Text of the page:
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Sept. 19 — An Illinois casino may have discriminated against an Albanian-born security guard by mistreating him and terminating him after he missed work following a family member’s death, a federal judge ruled ( Sheshi v. Casino Queen, Inc. , 2016 BL 306132, S.D. Ill., No. 3:15-cv-00882, 9/16/16 ).
Aleks Sheshi was the only foreign-born security officer at Casino Queen Inc., Judge Nancy J. Rosenstengel of the U.S. District Court for the Northern District of Illinois said Sept. 16. She found that a jury could conclude Sheshi was treated differently as a result of his national origin, in violation of Title VII of the 1964 Civil Rights Act.
The ruling separately analyzes Sheshi’s direct and indirect evidence of bias. It is notable because the court acknowledges that binding circuit precedent announced Aug. 19 calls into question the need do so.
The U.S. Court of Appeals for the Seventh Circuit asked in that case, “Why have two tests if they consider the same information and answer the same question?” Judge Frank H. Easterbrook wrote in that decision.
Sheshi didn’t specify whether his claim was based on direct or indirect evidence of discrimination, Rosenstengel said.
Despite the Seventh Circuit questioning the need to distinguish between direct and indirect proof, she said “the Court believes it is still obligated, at this point, to consider the two methods separately when analyzing whether to grant summary judgment.”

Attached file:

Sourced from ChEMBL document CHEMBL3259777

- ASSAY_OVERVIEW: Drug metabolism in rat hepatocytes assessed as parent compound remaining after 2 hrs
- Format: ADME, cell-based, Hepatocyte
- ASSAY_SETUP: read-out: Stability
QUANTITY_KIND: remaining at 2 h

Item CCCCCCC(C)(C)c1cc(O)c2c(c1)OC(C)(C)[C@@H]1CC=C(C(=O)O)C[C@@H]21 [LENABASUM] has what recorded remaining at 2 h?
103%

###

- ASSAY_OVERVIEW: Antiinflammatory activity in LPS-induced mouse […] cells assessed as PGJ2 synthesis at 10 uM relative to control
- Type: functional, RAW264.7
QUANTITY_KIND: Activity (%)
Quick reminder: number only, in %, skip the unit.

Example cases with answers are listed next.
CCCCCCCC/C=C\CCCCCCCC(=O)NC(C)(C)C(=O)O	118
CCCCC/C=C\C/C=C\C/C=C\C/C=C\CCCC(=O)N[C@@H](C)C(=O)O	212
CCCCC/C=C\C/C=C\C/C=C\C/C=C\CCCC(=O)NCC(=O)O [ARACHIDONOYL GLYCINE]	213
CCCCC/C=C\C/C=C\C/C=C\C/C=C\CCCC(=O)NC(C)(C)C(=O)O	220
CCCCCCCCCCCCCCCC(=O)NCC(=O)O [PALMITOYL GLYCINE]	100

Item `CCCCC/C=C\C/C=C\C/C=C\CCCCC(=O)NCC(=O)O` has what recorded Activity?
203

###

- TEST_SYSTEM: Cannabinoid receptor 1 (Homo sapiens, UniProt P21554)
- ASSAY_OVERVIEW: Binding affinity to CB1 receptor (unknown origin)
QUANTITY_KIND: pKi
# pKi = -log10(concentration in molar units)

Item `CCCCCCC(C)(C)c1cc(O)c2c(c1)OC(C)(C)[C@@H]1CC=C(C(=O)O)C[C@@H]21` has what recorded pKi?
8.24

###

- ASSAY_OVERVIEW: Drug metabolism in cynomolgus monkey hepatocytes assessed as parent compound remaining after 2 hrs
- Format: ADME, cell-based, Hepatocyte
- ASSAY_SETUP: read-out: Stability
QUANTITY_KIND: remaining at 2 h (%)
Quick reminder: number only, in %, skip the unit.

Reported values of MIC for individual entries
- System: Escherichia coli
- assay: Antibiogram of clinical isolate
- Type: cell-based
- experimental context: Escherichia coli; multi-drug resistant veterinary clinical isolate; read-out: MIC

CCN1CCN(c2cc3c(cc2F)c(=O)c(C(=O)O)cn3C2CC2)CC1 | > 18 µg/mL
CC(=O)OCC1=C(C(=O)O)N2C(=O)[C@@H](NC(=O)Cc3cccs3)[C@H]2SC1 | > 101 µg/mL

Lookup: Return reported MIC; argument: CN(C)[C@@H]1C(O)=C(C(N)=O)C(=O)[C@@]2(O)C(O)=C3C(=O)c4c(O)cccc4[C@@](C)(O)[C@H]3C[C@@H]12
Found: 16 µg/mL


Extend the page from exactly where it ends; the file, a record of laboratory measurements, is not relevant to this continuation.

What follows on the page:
Rosenstengel based this view on an earlier Seventh Circuit ruling, in which Judge Michael Reagan acknowledged that both methods serve the same purpose but said, nevertheless, “litigants and courts properly discuss Title VII discrimination and retaliation claims using the language of the ‘direct’ and ‘indirect’ method.”
Sheshi offered direct evidence that he was subject to “constant ridicule” because of his accent and difficulty with English. A former supervisor said things such as “what’s up foreigner? Do you speak English today?” he said.
As for indirect evidence of discrimination, Sheshi said he was routinely given the least desirable assignments, which resulted in a lower income than he would have earned if he had been rotated through other positions. The Casino Queen’s unwillingness to grant him bereavement leave after his sister-in-law’s death was another example of its discriminatory animus, he said.
The Casino Queen’s response to “these incidents without discussing any of the specifics” doomed its motion for summary judgment, Rosenstengel said. Although it questioned his recollection of events and pointed to inconsistencies in his account, sowing doubt about his claims doesn’t entitle the casino to summary judgment, the judge said.
Natalia D. McKinstry of the McKinstry Law Office in St. Louis represented Sheshi. Thomas J Hunter, Garrett P. Hoerner and Katherine Porter of Becker, Hoerner, Thompson & Ysursa P.C. in Belleville, Ill., represented Casino Queen. The Illinois Gaming Board also entered an appearance, represented by Bilal Aziz and Daniel Fornoff of the state attorney general’s office in Springfield, Ill.
To contact the reporter on this story: Jon Steingart in Washington at firstname.lastname@example.org
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Text of the opinion is available at http://www.bloomberglaw.com/public/document/Sheshi_v_Casino_Queen_Inc_Docket_No_315cv00882_SD_Ill_Aug_10_2015.
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